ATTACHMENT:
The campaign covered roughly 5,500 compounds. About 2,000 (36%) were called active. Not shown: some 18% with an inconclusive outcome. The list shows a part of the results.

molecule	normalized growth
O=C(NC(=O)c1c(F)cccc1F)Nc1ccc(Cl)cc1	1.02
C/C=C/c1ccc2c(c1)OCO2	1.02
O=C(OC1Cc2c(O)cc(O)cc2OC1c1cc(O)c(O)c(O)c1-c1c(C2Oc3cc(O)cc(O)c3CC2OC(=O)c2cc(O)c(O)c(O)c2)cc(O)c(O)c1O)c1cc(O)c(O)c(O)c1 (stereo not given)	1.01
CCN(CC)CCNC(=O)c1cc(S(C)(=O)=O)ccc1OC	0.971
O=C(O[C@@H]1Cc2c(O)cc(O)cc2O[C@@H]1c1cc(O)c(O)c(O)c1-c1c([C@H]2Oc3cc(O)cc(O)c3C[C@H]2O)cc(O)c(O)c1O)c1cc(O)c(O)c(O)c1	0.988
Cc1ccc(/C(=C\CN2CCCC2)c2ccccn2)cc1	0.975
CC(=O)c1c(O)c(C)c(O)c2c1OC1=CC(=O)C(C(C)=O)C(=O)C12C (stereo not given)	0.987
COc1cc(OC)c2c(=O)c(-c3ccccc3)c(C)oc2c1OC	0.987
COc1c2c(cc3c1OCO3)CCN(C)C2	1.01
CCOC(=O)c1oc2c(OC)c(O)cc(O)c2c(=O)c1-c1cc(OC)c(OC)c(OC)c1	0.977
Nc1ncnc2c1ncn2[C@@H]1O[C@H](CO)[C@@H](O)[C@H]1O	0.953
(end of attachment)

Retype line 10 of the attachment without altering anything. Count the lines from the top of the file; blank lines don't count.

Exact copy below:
COc1cc(OC)c2c(=O)c(-c3ccccc3)c(C)oc2c1OC	0.987